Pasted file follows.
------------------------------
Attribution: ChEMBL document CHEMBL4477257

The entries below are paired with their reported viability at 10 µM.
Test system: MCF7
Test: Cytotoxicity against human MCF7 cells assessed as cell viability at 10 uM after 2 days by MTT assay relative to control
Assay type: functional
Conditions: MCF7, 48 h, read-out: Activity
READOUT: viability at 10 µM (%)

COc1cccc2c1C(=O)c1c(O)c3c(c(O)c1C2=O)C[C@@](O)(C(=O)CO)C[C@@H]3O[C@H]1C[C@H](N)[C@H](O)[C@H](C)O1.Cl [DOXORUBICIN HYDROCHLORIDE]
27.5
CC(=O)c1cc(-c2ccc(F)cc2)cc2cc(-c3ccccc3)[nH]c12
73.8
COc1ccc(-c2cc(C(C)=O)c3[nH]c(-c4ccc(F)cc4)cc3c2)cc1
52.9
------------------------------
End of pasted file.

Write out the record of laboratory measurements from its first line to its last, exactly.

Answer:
Attribution: ChEMBL document CHEMBL4477257

The entries below are paired with their reported viability at 10 µM.
Test system: MCF7
Test: Cytotoxicity against human MCF7 cells assessed as cell viability at 10 uM after 2 days by MTT assay relative to control
Assay type: functional
Conditions: MCF7, 48 h, read-out: Activity
READOUT: viability at 10 µM (%)

COc1cccc2c1C(=O)c1c(O)c3c(c(O)c1C2=O)C[C@@](O)(C(=O)CO)C[C@@H]3O[C@H]1C[C@H](N)[C@H](O)[C@H](C)O1.Cl [DOXORUBICIN HYDROCHLORIDE]
27.5
CC(=O)c1cc(-c2ccc(F)cc2)cc2cc(-c3ccccc3)[nH]c12
73.8
COc1ccc(-c2cc(C(C)=O)c3[nH]c(-c4ccc(F)cc4)cc3c2)cc1
52.9